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Int J Environ Res Public Health. 2015 Sep 1;12(9):10755-82. doi: 10.3390/ijerph120910755.

Mercury Exposure Assessment and Spatial Distribution in A Ghanaian Small-Scale Gold Mining Community.

Author information

1
Department of Environmental Health Sciences, School of Public Health, University of Michigan, 1415 Washington Heights, Ann Arbor, MI 48109, USA. mrajae@umich.edu.
2
Department of Environmental Health Sciences, School of Public Health, University of Michigan, 1415 Washington Heights, Ann Arbor, MI 48109, USA. rachlong@umich.edu.
3
Department of Anthropology, University of Michigan, 101 West Hall, Ann Arbor, MI 48109, USA. erenne@umich.edu.
4
Department of Afroamerican and African Studies, University of Michigan, 4700 Haven Hall, Ann Arbor, MI 48109, USA. erenne@umich.edu.
5
Department of Environmental Health Sciences, School of Public Health, University of Michigan, 1415 Washington Heights, Ann Arbor, MI 48109, USA. niladri.basu@mcgill.ca.
6
Faculty of Agricultural and Environmental Sciences, McGill University, 21, 111 Lakeshore Rd., Ste. Anne de Bellevue, QC H9X 3V9, Canada. niladri.basu@mcgill.ca.

Abstract

Mercury is utilized worldwide in artisanal and small-scale gold mining (ASGM) and may pose a risk for miners and mining communities. While a number of studies have characterized mercury in ASGM communities, most have focused on a single media and few have taken a holistic approach. Here, a multiple media exposure assessment and cross-sectional study of mercury was conducted in 2010 through 2012 in northeast Ghana with a small-scale gold mining community, Kejetia, a subsistence farming community, Gorogo, and an urban ASGM gold refinery in Bolgatanga. The objective was to assess mercury in a range of human (urine and hair) and ecological (household soil, sediment, fish, and ore) samples to increase understanding of mercury exposure pathways. All participants were interviewed on demographics, occupational and medical histories, and household characteristics. Participants included 90 women of childbearing age and 97 adults from Kejetia and 75 adults from Gorogo. Median total specific gravity-adjusted urinary, hair, and household soil mercury were significantly higher in Kejetia miners (5.18 µg/L, 0.967 µg/g, and 3.77 µg/g, respectively) than Kejetia non-miners (1.18 µg/L, 0.419 µg/g, and 2.00 µg/g, respectively) and Gorogo participants (0.154 µg/L, 0.181 µg/g, and 0.039 µg/g) in 2011. Sediment, fish, and ore Hg concentrations were below guideline values. Median soil mercury from the Bolgatanga refinery was very high (54.6 µg/g). Estimated mean mercury ingestion for Kejetia adults from soil and dust exceeded the U.S. Environmental Protection Agency reference dose (0.3 µg Hg/kg·day) for pica (0.409 µg Hg/kg·day) and geophagy (20.5 µg Hg/kg·day) scenarios. Most participants with elevated urinary and household soil mercury were miners, but some non-miners approached and exceeded guideline values, suggesting a health risk for non-mining residents living within these communities.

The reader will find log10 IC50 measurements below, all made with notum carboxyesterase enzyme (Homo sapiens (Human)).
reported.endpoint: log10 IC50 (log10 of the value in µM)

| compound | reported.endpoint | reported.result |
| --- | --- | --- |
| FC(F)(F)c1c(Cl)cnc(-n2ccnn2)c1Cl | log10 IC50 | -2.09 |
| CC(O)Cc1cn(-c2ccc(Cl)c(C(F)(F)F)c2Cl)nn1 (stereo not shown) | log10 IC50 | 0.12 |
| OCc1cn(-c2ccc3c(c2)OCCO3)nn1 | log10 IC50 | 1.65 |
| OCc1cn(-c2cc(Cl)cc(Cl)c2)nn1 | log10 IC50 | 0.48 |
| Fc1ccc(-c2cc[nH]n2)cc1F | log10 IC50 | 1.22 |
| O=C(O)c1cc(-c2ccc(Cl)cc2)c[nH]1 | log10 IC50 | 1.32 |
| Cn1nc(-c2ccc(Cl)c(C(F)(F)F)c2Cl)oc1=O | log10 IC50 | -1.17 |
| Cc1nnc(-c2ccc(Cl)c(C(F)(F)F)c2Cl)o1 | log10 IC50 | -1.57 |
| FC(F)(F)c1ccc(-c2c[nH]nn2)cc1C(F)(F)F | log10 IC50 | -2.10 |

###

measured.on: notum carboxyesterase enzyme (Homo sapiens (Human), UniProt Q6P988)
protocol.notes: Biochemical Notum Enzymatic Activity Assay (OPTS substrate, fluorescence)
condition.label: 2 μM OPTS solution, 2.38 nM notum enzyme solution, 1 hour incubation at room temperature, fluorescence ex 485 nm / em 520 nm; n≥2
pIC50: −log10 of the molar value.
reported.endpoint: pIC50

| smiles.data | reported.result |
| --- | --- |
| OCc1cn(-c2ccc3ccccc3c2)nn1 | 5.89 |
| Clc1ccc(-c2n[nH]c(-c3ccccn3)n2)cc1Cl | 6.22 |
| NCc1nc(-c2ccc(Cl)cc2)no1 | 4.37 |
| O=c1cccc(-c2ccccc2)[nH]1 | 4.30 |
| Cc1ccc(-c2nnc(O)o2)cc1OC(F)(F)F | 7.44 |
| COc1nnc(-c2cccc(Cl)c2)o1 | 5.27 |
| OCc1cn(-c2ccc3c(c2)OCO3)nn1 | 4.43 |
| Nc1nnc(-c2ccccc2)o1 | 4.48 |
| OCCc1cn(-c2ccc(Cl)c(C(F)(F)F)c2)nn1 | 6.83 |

KEYWORDS:

ASGM; GIS; Ghana; mercury; small-scale gold mining

PMID:
26340636
PMCID:
PMC4586641
DOI:
10.3390/ijerph120910755
[Indexed for MEDLINE]
Free PMC Article

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